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Arthurian Figures of History and Legend: A Biographical Dictionary

Arthurian Figures of History and Legend. Frank D. Reno. Jefferson, NC: McFarland, 2011. viii + 264 pp., pbk. ISBN 978-0-7864-4420-5. $39.95.

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Reviewed by Donald T. Williams

[This review originally appeared in Mythlore 31.1/2 (#119/120) (2012): 186–187.]


 

People who are interested in the matter of Britain, especially from the standpoint of history and the possibility of a historical Arthur, will find much to engage them in this book. Two caveats at the outset will keep them from feeling disappointed.

First, though the book’s title proclaims its interest in figures of history and legend, the author is much more interested in history and deals with legend mainly as it is related to history. The entry on Taliessin, for example, concerns itself almost entirely with whether or not the Bard actually existed and has not a single word about Charles Williams’s use of the character—an omission that will loom particularly large for students of the Inklings (223-4). That omission is even more telling in the light of the fact that other modern re-tellers of the Arthur story, even more modern and less significant, are discussed—Marion Zimmer Bradley, for example (184).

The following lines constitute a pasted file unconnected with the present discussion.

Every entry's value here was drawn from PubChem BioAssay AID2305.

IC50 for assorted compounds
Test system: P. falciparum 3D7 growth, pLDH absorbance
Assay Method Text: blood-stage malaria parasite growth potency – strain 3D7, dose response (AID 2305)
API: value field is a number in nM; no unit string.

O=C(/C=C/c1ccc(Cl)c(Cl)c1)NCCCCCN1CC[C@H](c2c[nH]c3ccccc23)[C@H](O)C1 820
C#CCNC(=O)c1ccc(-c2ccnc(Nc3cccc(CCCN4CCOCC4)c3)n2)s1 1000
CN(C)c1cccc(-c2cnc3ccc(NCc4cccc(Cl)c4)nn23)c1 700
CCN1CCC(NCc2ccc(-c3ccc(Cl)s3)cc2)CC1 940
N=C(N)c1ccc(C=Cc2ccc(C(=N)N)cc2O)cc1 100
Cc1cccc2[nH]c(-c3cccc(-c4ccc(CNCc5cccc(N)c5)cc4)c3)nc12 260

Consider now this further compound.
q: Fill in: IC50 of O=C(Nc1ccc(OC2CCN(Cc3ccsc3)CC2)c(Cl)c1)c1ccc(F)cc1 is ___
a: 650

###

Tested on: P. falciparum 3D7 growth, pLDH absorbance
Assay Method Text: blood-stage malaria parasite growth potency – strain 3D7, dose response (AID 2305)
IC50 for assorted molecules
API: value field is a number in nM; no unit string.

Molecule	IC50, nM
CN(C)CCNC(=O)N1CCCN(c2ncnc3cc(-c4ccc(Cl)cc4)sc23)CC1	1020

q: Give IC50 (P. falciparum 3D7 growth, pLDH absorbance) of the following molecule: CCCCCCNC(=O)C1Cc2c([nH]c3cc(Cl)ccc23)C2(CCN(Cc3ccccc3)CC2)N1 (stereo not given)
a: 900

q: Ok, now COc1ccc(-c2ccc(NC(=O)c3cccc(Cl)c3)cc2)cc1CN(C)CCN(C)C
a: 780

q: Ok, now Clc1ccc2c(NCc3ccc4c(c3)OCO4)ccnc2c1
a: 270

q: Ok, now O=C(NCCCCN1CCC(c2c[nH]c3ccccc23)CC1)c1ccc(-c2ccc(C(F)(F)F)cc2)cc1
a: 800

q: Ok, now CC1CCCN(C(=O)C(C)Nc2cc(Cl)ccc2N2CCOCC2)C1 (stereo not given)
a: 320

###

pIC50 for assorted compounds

Second, the author has a particular historical thesis that he wants to push: that “misinformation has distorted British history of the fifth century by ignoring a bona fide Arthur of the second century and not crediting a great king of the fifth century [Ambrosius Aurelianus] who was conflated with Arthur” (1). “Arthur as a dux bellorum deserves his historic niche in the second century and the romance tales which evolved in the twelfth century and thereafter.” Ambrosius “must be freed from his conflation with Arthur and recognized as Britain’s savior in the fifth century” (4). Reno wrote an earlier book in which he fully lays out and defends this hypothesis: The Historic King Arthur: Authenticating the Celtic Hero of Post-Roman Britain (McFarland, 2007). MaryLynn Saul, reviewing that book for Journal of American Cultures (30:4, Dec. 2007) found its case well-constructed but unlikely to satisfy everyone or be the last word in the solution to the riddle of the historical Arthur (474). Reno, not unnaturally, treats it as if it were.

In sum, though this dictionary slights legend for history, and for a particular version of history, it will still be not only fascinating but useful for exploring the legion of characters that make up the matter of Britain in both history and legend. It covers everyone (except moderns) who appeared in or contributed to either the history or the legend (e.g., there are entries for Malory and Caxton, but not for Tennyson or Charles Williams). It has a number of black-and-white illustrations (maps, photographs, woodcuts), an extensive bibliography of sources and historians, and a useful index: lots of good stuff, if you take the title with a grain of salt.

 



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